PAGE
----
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A young man pushed to the edge. A barrel in his mouth–one last time to reflect on his life.

What reviewers are saying about Roulette:

“I initially gave this 4 stars, but the more I thought about it, I think this short vignette deserves a full 5 because this is one that really sticks with you. I can’t really talk much about the text without giving away the whole thing, but the protagonist/narrator starts off in a very dark place but experiences a sort of rebirth and redemption. I see that this is the author’s first publication, and he’s come out of the gate really strongly. I very much look forward to watching the author as he progresses. If this is any indication, he’s going to go far.” -Geordon Vantassle

“Amazingly written!!! I was immediately hooked from the first to the last sentence! I can’t wait to see more from Kurt Thingvold!!!” -Amazon Reviewer.
“The juxtaposition of one man’s heaven and hell, combined with the elegance and realism of the writing makes this a definite page turner!” -Amazon Reviewer. 
“Dark and twisted, triumphant yet mournful. The author manages to capture an entire lifetime worth of haunted memories in just a few pages. This is a suspenseful short story that will have you rapidly turning from page to page.” -Light Seeker

You can get your copy of Roulette for less than a cup of coffee, $0.99 cents!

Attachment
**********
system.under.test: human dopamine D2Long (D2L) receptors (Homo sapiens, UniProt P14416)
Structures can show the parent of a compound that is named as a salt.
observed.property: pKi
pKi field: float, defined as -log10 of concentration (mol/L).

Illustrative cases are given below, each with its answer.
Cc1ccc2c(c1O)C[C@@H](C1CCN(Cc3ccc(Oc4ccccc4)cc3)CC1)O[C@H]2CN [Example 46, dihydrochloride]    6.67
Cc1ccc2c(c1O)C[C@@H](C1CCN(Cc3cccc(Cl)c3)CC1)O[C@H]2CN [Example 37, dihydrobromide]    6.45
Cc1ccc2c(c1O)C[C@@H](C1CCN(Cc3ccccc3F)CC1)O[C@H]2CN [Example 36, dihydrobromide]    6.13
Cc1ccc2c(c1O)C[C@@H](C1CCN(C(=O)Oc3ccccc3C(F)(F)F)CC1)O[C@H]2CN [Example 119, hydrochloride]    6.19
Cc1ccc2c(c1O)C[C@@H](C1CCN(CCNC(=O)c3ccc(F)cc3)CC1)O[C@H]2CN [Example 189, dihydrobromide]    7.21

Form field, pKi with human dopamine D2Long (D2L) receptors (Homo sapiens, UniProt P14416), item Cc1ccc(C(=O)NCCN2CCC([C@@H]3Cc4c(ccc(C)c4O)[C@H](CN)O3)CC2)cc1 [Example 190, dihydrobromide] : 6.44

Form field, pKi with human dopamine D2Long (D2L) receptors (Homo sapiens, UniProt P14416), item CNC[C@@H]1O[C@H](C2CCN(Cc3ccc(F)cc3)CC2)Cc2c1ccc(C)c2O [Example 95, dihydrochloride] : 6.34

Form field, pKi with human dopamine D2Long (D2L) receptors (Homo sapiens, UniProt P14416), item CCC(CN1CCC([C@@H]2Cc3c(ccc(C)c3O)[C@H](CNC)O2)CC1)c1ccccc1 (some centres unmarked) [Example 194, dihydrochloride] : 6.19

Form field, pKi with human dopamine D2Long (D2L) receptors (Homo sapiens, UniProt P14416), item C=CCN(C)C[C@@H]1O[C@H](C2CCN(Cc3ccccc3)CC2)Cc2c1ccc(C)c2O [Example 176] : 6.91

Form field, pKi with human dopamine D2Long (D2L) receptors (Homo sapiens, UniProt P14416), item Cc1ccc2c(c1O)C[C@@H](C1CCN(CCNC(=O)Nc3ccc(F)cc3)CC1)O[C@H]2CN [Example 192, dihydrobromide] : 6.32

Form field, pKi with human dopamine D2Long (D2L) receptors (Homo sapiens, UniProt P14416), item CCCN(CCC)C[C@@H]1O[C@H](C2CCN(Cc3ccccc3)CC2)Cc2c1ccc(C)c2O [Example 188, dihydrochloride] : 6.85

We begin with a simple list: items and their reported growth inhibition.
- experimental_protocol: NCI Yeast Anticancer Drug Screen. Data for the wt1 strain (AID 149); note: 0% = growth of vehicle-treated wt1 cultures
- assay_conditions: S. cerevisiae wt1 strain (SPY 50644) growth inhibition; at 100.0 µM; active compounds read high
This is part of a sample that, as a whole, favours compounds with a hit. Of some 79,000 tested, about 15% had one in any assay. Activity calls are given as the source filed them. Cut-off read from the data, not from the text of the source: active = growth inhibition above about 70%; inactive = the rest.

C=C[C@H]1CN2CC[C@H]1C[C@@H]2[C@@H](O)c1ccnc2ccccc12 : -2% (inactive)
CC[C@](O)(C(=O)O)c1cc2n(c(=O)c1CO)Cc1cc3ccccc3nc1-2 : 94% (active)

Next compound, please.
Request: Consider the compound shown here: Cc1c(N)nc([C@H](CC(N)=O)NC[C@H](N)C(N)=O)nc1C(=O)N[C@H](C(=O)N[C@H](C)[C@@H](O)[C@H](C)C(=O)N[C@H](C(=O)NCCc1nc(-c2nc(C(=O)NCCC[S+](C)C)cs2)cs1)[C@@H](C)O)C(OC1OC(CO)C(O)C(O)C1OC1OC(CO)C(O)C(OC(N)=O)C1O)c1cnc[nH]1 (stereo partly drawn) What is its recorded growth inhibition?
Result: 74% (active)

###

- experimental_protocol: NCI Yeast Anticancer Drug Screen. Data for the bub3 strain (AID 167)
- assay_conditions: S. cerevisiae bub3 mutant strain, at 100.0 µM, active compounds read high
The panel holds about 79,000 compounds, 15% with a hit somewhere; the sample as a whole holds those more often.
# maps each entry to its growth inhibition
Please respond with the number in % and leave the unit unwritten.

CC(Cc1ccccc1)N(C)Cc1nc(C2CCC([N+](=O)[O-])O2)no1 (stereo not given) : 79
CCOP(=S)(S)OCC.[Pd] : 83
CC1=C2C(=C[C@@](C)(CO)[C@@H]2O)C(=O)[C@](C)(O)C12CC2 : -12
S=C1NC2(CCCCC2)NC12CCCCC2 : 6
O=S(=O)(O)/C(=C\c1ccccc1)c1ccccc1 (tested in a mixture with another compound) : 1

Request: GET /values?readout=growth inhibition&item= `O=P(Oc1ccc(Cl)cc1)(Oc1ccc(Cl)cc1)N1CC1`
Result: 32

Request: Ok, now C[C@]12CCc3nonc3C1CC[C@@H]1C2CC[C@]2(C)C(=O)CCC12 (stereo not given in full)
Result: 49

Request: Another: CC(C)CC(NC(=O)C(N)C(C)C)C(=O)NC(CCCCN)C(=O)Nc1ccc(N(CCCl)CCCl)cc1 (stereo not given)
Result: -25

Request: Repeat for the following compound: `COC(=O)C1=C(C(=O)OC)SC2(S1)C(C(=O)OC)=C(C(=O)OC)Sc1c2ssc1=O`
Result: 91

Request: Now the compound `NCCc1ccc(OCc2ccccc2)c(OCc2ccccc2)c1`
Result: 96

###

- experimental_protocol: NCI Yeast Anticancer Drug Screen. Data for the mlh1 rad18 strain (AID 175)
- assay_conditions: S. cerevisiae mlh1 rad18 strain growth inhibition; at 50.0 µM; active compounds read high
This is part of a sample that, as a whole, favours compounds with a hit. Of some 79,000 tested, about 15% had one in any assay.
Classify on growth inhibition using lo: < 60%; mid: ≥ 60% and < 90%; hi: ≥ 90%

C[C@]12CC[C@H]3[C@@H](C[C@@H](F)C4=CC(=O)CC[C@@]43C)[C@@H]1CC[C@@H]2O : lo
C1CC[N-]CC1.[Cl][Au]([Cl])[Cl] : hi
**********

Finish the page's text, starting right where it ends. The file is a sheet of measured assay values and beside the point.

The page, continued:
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Kurt Thingvold was born and raised in IL. He finds passion in writing, that helps calm his demons. He grew up in a tough household that encouraged reading and studying. He spends his time writing in multiple of genres. When not writing he can be found playing games, reading, or attempting to slay the beast known as “Customer Service”, which, he fails at almost every day. Kurt is a frequent flyer here on Machine Mean, you can also check out his review on Ridly Scott’s legacy movie Alien here

 


Fright Fest: The Texas Chain Saw Massacre (1974)

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My review comes from two viewpoints: first, there is me—ten years old, watching The Texas Chain Saw Massacre for the first time, and then there’s me—thirty-something years old, re-watching with a fresh pair of modern, adult eyes. I have no problem remembering the first time I saw this movie, even though it was a long time ago. If you waited until almost 2am then tiptoed upstairs, you could adjust the rabbit ears on my parents’ awesome 32-inch box TV, flip it to channel 6, and get a fuzzy view of the Showtime channel. The best part about sneaking TV at 2am on an “adult” channel, was that you never knew what you were going to get, like a prize at the bottom of a cereal box (only much, much better). At 3am (on a school night, mind you), following a bizarre clown movie called Blood Harvest, I was just drifting off to sleep when I heard and saw these words: “The film which you are about to see is an account of the tragedy which befell a group of five youths…”

Immediately, I was glued to the screen, watching a movie called the Texas Chain Saw Massacre, and I wholeheartedly believed what I was watching was true. It didn’t help that the opening credits had these creepy flashes of what appeared to be crime scene photos, either. I watched the movie from beginning to end, not moving from my spot, and hiding my eyes at least a dozen times. I was HORRIFIED by it. Permanently scarred. And for the record, I don’t advocate watching this movie until you are at least a teen.

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After my first viewing of it, I secretly checked the TV guide in the newspaper every single Sunday to see if, and when, it was coming on again.